The project came to life in 1983 as what Steadman called “a quasi-historical mishmash,” a “tongue-in-cheek” supposed long-lost autobiography of Leonardo in pictures. “It is more than a collection of illustrations on Leonardo’s life, based upon three years of work and research,” remarked a Washington Post review. “Steadman does not merely theorize about the man, but attempts to go inside the artist’s bones.” Steadman, writes Maria Popova, “even travelled to Italy to stand where Leonardo stood, seeking to envision what it was like to inhabit that endlessly imaginative mind.” The illustrations are a surprisingly effective combination of da Vinci-esque discipline and Steadmanesque sick humor.

In his introduction to the book, Steadman comments on Leonardo’s split persona. His “experience showed him that man was not what he appeared to be, despite the prevailing atmosphere of fine thoughts and high aspirations…. The purity of his painting set the divine standard of Renaissance art—and of any art for that matter. I believe he preserved intact a part of his private self which found outlet in his more personal notes and drawings.” Many of those drawings include the aforementioned caricatures of monstrous, grimacing beings who would fit right in with Steadman’s nightmarish drawings.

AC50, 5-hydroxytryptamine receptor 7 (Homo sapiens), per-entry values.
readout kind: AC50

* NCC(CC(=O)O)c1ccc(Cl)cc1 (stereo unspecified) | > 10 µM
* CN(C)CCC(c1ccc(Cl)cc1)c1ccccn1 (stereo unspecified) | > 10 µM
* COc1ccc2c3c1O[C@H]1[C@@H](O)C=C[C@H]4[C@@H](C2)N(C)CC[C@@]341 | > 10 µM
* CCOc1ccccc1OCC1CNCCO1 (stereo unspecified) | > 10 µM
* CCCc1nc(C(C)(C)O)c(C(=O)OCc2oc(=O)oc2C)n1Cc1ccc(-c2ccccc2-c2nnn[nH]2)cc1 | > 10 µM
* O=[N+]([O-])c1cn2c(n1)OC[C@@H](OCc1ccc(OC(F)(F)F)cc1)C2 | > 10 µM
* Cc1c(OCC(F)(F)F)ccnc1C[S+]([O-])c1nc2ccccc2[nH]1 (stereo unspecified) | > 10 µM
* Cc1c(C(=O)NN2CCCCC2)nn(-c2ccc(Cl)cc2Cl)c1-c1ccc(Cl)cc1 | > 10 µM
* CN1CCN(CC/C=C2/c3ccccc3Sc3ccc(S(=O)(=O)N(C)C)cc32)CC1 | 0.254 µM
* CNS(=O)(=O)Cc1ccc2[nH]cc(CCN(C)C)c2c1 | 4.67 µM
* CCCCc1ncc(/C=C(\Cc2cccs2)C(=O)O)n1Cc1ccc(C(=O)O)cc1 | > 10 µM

The gonzo illustrator found a kindred satirical Leonardo inside the famed master draughtsman and engineer. His interest in the Renaissance artist’s anarchic psyche mirrors that of another keen observer, Sigmund Freud, who described Leonardo as “a man who awoke too early in the darkness, while the others were all still asleep.” (Steadman’s first “historical mishmash” project was a 1979 illustrated Freud biography.) The artist behind I, Leonardo has a slightly different take on the subject. Steadman, writes Smith, saw Leonardo “in 1980’s terms—as ‘a man taken up by a corporation that couldn’t use him.’”

See many more of Steadman’s Leonardo illustrations at Brain Pickings and purchase a copy of the book here.

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Josh Jones is a writer and musician based in Durham, NC. Follow him at @jdmagness